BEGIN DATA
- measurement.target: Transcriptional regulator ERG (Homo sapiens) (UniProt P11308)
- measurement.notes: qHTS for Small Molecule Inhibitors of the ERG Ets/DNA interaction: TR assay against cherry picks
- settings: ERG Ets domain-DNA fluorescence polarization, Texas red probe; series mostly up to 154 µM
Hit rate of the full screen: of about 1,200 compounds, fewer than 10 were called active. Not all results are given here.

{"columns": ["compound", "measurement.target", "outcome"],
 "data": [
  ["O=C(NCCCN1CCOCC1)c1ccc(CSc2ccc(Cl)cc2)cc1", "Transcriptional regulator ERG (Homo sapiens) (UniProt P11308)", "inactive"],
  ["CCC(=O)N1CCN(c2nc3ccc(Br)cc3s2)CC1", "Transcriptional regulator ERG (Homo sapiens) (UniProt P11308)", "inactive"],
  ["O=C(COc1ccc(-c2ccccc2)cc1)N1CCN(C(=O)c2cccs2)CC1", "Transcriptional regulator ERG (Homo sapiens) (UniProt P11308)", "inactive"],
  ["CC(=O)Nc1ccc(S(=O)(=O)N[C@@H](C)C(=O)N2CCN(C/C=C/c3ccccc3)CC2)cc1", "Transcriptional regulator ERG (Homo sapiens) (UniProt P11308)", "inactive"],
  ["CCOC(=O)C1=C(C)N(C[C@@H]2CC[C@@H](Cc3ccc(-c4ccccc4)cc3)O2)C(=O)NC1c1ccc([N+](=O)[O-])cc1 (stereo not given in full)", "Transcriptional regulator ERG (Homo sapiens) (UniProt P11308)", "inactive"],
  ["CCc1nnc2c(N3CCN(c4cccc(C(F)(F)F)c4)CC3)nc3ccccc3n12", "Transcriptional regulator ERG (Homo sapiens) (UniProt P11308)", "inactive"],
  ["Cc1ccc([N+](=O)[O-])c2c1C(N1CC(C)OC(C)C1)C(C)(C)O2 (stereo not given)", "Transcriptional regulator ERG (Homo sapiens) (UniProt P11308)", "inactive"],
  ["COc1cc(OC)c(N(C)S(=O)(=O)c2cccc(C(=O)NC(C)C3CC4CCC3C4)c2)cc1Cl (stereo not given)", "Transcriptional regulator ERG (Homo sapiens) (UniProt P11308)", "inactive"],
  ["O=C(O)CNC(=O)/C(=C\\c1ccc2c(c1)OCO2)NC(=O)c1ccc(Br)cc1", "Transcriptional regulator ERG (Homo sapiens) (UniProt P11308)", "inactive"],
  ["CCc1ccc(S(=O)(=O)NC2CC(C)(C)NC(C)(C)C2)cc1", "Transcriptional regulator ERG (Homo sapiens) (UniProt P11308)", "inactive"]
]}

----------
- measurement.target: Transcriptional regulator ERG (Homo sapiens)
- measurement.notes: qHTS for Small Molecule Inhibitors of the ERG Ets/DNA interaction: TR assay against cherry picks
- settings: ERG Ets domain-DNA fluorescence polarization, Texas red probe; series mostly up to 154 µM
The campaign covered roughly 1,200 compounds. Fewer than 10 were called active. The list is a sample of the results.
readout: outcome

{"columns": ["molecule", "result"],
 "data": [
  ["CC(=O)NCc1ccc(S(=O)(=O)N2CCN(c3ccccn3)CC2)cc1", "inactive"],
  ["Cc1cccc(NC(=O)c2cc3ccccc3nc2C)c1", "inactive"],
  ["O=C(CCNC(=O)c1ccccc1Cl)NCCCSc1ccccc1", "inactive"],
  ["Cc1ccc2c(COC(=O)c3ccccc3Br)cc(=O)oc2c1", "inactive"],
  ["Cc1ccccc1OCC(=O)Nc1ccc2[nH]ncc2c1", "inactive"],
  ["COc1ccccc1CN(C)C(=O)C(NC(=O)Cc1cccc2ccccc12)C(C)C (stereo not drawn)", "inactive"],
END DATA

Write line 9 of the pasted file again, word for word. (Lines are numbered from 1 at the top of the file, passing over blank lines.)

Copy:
  ["O=C(COc1ccc(-c2ccccc2)cc1)N1CCN(C(=O)c2cccs2)CC1", "Transcriptional regulator ERG (Homo sapiens) (UniProt P11308)", "inactive"],